Add Color or Dye Trying: DIY Project Transformations with Pigment

Immediately after finishing up my mudcloth project earlier this month, I looked around the house and asked myself, "Hmmmm, now what else can I dye?" There are so many other materials out there in the world, why stop at just fabric? I just want to turn the world into a great big vat of Rit Dye or blackberries and throw everything — furniture, accessories, you name it — in and swirl it around.

Until that happens, here are some ways to alter something you perhaps already own, and inject a little color into your space. Use the right pigment for the material, and the world is your dye bath.

TOP ROW:

  • Plastic: Here's something I would have never thought to do: dye ordinary plastic switch plates. Using recipes from Rit Dye, you can also color match the paint on your walls. Booom. That was the sound of your mind being blown.
  • Wood: We've seen the "dipped" look lots, but it's usually done with tape and paint. Wood absorbs color really well, which makes stool feet perfect candidates for a dye job. Martha Stewart did it, and the results are really great.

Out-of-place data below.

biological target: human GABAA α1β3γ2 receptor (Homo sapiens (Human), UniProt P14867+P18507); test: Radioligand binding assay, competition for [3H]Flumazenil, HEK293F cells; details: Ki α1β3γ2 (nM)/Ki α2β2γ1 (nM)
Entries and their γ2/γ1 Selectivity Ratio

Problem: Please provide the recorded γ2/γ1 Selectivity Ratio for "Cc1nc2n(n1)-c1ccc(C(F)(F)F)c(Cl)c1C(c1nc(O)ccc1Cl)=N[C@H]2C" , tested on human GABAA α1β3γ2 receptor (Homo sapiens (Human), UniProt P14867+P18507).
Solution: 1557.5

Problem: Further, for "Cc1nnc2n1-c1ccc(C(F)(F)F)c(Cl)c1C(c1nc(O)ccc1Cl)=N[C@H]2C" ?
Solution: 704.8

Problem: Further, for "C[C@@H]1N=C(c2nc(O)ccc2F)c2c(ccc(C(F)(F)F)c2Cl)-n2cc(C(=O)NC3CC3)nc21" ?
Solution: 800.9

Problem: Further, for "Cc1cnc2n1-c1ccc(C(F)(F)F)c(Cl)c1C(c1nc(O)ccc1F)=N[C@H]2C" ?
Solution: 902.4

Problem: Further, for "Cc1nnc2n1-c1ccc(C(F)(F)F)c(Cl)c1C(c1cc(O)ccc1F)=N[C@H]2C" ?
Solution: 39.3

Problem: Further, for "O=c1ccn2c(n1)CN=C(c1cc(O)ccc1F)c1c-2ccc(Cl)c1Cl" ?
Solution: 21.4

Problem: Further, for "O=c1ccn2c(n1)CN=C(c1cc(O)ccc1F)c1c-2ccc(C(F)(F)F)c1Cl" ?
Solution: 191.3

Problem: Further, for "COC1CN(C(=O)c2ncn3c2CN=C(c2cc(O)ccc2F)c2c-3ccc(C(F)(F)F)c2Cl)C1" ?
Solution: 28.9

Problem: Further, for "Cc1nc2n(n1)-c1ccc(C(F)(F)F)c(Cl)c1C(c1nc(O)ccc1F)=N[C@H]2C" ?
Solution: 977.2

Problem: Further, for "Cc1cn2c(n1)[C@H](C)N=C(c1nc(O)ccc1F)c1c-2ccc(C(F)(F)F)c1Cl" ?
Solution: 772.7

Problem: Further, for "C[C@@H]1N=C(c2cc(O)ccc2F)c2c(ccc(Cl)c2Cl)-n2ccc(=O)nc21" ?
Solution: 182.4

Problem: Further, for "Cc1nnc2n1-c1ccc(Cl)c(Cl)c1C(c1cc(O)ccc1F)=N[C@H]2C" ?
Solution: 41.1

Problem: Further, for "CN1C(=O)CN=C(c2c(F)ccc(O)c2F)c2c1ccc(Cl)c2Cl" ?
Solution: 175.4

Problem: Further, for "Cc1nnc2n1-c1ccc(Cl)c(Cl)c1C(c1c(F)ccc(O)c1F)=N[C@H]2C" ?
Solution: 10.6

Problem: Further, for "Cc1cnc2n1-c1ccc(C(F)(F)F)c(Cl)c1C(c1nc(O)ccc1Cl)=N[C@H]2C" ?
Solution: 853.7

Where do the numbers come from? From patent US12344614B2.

• Bamboo: Martha also dunked some place mats, and instantly transformed inexpensive bamboo into something more personal and fun.
  • Wicker: And speaking of natural materials, The Andes House makes some beautiful clever color-blocked modular lampshades. You could achieve a similar look with an existing lampshade, like this $39 one from Ikea.
  • Leather: And then there is always leather. Design Sponge came up with these stained round coasters, and I can see this technique applied to other, larger projects.
BOTTOM ROW:
  • Cement: Plain concrete projects are everywhere these days, but the Curtis Casa experimented with cement pigment for her planters.
  • Rope: In case you wondered, dying rope is a total yes according to Delightfully Noted!
  • Glass: Tinted mason jars add great pastel color to a shelf or glass cabinet. Momtastic did a bunch in every color in the rainbow.
  • Wax: If you find yourself making candles one afternoon, inject additional shades with some melted crayons in different colors. This idea is from, again, Martha Stewart.
  • Rug: The bright saturated color of over-dyed rugs is possible with commercial dye and some elbow grease. Robert from Design Lines did it for about $175.

What's the weirdest thing you've ever tried to dye, and did it work?

(Images: as linked above)

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